When you reset the wi-fi router, why does it take so long to turn on? What happens during that time?


When you reset the wi-fi router, why does it take so long to turn on? What happens during that time?

In: Technology

Routers are mini-computers that also can send and receive wifi.

The router has to turn on and boot up, just like any other computer.

The router itself is basically a mini computer. Just like the computer you use, it has a CPU, memory, storage, an operating system (the “firmware”), etc. All of these are of course specialized for its job of handling network traffic.

And just like your computer, it needs time to start up after it’s been turned off. During that time it does the same sorts of things your computer does when it boots – initializing its hardware, loading the operating system, and launching various software components that allow it to do its job.

The hardware on routers is usually quite weak, since they only need to be good enough to perform the one job they are designed for. They run much slower than your computer. So, even though a router is a comparatively simpler device, it may take longer to start up than your computer.

Your router has several hardware components.

* Integrated switch (physical network connections)
* Wireless RF circuitry for sending and receiving data
* Processor and routing software to handle data-link stuff
* NVRAM – non-volatile memory – stores configuration information and system software
* RAM – stores currently running configuration and copy of system software

The router will run a self-test on its hardware when starting up. During this period, it will give out fault codes and other diagnostic information if the system has internal data corruption or other hardware errors. This takes up time. Fun fact – you can actually connect a serial line directly to the board on most routers and observe this in a console.

So the memory copy rates aren’t all that fast when a router boots up either. This is why, for instance, it still takes a good minute or two to update the firmware after you have downloaded it. After boot, It will copy your firmware / operating system and configuration from NVRAM to RAM. This takes up a good deal of time.

Once the hardware tests are passed and the router’s software is loaded up, each piece of hardware gets “initialized”. This is the part where the router looks at your connected devices and establishes connections. Things that are wired into the switch (such as a modem or gateway), checking the current bands and selecting the least congested one, and bringing any other software on the router up (such as a VPN service).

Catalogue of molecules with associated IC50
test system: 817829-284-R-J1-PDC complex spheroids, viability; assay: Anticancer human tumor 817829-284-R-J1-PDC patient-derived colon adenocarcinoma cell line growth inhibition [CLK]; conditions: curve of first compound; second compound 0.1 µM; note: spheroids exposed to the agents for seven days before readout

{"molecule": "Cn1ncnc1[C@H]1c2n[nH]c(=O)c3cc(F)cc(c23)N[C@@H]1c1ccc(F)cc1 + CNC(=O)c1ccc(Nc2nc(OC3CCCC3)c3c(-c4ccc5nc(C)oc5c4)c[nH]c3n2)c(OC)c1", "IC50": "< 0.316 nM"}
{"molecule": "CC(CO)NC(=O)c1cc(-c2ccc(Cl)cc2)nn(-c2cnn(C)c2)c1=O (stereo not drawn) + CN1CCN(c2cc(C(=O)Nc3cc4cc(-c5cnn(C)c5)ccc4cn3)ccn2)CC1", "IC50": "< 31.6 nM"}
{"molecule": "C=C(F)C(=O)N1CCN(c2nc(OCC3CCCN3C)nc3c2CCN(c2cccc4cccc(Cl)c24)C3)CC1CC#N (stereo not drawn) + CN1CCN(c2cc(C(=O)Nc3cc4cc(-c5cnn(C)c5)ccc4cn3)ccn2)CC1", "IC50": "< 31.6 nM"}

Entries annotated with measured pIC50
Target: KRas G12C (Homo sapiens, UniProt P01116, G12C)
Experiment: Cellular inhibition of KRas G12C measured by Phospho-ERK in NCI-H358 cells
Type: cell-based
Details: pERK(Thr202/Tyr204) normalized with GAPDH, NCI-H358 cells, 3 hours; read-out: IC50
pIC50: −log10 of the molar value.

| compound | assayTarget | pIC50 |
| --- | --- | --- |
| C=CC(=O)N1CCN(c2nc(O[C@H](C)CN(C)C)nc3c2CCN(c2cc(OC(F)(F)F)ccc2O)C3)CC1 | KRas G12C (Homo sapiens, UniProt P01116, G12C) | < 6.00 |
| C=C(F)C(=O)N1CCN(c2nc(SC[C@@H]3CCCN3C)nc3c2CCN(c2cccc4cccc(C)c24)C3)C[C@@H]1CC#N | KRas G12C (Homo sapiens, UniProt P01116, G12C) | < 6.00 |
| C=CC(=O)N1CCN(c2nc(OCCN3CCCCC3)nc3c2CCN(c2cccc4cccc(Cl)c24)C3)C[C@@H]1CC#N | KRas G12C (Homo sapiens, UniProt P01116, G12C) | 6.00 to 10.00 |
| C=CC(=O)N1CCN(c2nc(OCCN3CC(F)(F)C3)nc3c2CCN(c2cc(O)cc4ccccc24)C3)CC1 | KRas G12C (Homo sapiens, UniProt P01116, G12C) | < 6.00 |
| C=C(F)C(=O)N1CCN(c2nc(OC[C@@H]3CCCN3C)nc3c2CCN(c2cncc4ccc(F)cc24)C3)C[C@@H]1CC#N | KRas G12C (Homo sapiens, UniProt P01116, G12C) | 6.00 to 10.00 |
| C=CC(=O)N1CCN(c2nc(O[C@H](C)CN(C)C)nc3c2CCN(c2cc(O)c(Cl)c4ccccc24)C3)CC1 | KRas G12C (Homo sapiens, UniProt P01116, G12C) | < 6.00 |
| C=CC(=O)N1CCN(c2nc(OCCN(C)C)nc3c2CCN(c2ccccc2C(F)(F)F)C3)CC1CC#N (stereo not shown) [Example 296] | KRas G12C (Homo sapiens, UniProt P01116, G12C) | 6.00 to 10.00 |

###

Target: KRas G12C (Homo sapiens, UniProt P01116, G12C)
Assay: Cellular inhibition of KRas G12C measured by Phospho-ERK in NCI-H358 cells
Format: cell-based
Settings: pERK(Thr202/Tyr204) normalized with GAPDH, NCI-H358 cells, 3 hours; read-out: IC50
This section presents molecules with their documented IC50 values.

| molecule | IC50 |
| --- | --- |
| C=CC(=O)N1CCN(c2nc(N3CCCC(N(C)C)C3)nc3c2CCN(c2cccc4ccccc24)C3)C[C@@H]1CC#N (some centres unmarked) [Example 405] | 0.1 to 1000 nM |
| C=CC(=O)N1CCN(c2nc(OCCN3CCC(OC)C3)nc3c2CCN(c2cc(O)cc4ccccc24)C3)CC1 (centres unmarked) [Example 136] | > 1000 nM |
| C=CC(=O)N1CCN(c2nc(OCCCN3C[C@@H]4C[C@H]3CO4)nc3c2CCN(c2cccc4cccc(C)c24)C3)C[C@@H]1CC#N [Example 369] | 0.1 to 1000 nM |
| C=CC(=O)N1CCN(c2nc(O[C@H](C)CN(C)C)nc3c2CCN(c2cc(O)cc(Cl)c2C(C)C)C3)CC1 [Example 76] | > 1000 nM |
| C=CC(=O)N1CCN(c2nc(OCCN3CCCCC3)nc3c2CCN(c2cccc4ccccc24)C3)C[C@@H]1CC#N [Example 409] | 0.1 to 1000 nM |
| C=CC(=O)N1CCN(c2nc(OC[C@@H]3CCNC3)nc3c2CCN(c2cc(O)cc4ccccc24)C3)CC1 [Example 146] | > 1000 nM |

There is a lot more going on under the hood than listed here, but this is ELI5 after all.

EDITS: Just fixed a couple typos. I also see lots of people making a valid point that this isn’t “ELI5”. Also that a router is “just a small computer”. The thing is, it isn’t just like a small desktop/laptop. It has very specific hardware and software that accomplishes a very specific set of tasks. Unfortunately, this question can’t really be meaningfully answered in the framework of ELI5. A 5 year old would just have to accept that it needs time to start everything up and get everything talking to each other.

When the router comes on it has to contact many government agencies to make sure it’s okay that you have the internet back and that they are still able to listen and record everything you are doing on the internet.

I can answer this, because I work with routers.

Turning a router on and off is similar to turning a light on and off a light build. It should turn on instantaneously. Which it does.

But for a router to work, it needs to run programs or software that communicates back to a station. That software is what’s causing the router from working straight away. It will send out a command which identifies itself to a station, wait until the station respond, then proceed to continue run everything else which can take some time for the router to process.